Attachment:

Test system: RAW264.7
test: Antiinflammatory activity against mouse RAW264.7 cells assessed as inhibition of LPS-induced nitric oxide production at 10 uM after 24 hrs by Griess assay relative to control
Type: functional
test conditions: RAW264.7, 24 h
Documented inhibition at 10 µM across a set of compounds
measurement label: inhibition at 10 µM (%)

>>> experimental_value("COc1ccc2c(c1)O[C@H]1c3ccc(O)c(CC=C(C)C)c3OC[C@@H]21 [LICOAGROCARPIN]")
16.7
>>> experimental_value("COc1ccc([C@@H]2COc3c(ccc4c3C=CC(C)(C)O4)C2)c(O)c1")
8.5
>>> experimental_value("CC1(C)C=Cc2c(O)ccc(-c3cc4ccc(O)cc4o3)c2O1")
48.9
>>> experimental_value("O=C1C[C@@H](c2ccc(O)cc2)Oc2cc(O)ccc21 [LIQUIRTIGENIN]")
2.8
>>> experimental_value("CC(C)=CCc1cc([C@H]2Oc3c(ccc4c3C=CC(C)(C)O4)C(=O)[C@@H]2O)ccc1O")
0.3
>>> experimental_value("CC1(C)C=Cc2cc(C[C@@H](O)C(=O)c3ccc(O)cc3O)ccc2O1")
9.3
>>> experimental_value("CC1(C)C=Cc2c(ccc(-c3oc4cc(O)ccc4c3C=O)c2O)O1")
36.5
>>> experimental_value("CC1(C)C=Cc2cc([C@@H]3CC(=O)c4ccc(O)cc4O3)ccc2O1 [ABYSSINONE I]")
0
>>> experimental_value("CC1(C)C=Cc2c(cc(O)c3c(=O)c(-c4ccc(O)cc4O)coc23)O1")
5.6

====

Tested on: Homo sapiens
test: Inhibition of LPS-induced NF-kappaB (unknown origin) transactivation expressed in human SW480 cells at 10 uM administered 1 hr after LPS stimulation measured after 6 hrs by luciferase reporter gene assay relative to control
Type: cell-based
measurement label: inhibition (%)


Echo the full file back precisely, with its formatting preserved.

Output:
Test system: RAW264.7
test: Antiinflammatory activity against mouse RAW264.7 cells assessed as inhibition of LPS-induced nitric oxide production at 10 uM after 24 hrs by Griess assay relative to control
Type: functional
test conditions: RAW264.7, 24 h
Documented inhibition at 10 µM across a set of compounds
measurement label: inhibition at 10 µM (%)

>>> experimental_value("COc1ccc2c(c1)O[C@H]1c3ccc(O)c(CC=C(C)C)c3OC[C@@H]21 [LICOAGROCARPIN]")
16.7
>>> experimental_value("COc1ccc([C@@H]2COc3c(ccc4c3C=CC(C)(C)O4)C2)c(O)c1")
8.5
>>> experimental_value("CC1(C)C=Cc2c(O)ccc(-c3cc4ccc(O)cc4o3)c2O1")
48.9
>>> experimental_value("O=C1C[C@@H](c2ccc(O)cc2)Oc2cc(O)ccc21 [LIQUIRTIGENIN]")
2.8
>>> experimental_value("CC(C)=CCc1cc([C@H]2Oc3c(ccc4c3C=CC(C)(C)O4)C(=O)[C@@H]2O)ccc1O")
0.3
>>> experimental_value("CC1(C)C=Cc2cc(C[C@@H](O)C(=O)c3ccc(O)cc3O)ccc2O1")
9.3
>>> experimental_value("CC1(C)C=Cc2c(ccc(-c3oc4cc(O)ccc4c3C=O)c2O)O1")
36.5
>>> experimental_value("CC1(C)C=Cc2cc([C@@H]3CC(=O)c4ccc(O)cc4O3)ccc2O1 [ABYSSINONE I]")
0
>>> experimental_value("CC1(C)C=Cc2c(cc(O)c3c(=O)c(-c4ccc(O)cc4O)coc23)O1")
5.6

====

Tested on: Homo sapiens
test: Inhibition of LPS-induced NF-kappaB (unknown origin) transactivation expressed in human SW480 cells at 10 uM administered 1 hr after LPS stimulation measured after 6 hrs by luciferase reporter gene assay relative to control
Type: cell-based
measurement label: inhibition (%)